The 115th Congress has been particularly prolific in their efforts to reduce legislative barriers to telemedicine, many of which have had strong bipartisan support. The following list provides a snapshot of the growing list of such proposals:
- CHRONIC Care Act (April): establishes federal standards for telemedicine reimbursement
- CONNECT for Health Act (March): expands telehealth services in accountable care organizations, develops programs for those with chronic conditions, and gives the HHS Department the option to lift telehealth restrictions
- Telehealth Innovation and Improvement Act (March): permits eligible hospitals to test more telehealth services within their facilities
- Furthering Access to Stroke Telemedicine (FAST) Act (February): improves access to telestroke care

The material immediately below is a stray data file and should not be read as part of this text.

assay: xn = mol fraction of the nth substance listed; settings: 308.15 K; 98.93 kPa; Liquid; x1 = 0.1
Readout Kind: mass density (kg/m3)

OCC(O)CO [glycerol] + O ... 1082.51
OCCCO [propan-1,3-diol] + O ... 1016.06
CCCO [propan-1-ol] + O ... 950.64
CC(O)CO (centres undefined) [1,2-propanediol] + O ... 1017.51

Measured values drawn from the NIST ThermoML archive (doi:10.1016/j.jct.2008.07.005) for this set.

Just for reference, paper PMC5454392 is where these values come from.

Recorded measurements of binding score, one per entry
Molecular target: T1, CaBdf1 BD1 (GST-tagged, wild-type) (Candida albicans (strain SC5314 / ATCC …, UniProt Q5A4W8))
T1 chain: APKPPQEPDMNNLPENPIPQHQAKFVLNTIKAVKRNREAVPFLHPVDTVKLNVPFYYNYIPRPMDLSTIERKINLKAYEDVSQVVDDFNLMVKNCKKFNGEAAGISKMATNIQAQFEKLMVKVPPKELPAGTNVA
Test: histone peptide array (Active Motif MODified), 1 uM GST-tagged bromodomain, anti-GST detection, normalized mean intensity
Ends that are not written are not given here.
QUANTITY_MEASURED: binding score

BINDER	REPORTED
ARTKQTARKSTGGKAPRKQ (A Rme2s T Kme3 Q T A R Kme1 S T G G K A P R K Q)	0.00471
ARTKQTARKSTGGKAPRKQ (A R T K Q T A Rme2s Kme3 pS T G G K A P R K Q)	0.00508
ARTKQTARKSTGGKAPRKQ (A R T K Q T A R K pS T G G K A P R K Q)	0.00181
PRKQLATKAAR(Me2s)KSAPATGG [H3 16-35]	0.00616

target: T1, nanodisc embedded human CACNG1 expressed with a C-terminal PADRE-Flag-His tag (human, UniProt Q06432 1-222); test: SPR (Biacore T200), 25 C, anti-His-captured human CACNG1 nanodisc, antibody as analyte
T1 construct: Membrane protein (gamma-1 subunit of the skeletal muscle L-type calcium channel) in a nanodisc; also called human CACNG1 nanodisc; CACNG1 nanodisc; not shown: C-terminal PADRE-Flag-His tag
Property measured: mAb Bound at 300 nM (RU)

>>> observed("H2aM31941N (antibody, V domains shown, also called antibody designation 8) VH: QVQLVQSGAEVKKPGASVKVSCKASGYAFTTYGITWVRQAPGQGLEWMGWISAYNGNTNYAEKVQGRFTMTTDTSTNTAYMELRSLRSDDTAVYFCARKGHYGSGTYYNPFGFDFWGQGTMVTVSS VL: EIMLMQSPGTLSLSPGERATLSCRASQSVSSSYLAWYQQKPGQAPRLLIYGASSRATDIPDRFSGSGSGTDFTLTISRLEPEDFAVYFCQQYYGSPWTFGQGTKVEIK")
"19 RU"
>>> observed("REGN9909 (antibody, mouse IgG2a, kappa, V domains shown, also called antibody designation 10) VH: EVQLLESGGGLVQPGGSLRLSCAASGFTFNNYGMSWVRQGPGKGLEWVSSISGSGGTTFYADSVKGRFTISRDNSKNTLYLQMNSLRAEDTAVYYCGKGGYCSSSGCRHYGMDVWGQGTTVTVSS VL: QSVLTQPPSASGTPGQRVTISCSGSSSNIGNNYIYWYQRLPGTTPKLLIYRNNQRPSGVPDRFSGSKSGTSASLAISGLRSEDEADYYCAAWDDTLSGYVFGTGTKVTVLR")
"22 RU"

As recently as last month, Congressman Sean Duffy (R-WI) added to the list with his introduction of the Helping Expand Access to Rural Telehealth (HEART) Act. The HEART Act aims to improve access to telehealth services in rural areas by expanding Medicare programs for those with chronic obstructive pulmonary disease and congestive heart failure.
With the number of telehealth video consultations expected to grow from 19.7 million in to almost 160 million in 2020, there has been a palpable push for legislation to overcome hurdles often presented by the Centers for Medicare and Medicaid Services, especially for those living in rural parts of the country. Duffy made his case for the bill by citing the 40,000 rural Medicare beneficiaries that had at least one telemedicine consultation in 2013, as well as the potential for cost savings: between 2006 and 2009, Medicare kept $670 million and avoided 20,500 hospital readmissions by discharging chronic patients to home health services rather than traditional post-acute care models. As most eyes nervously follow the forthcoming vote for the fiercely disputed GOP health care bill in the Senate, promising strides continue to be made on the telehealth legislative front.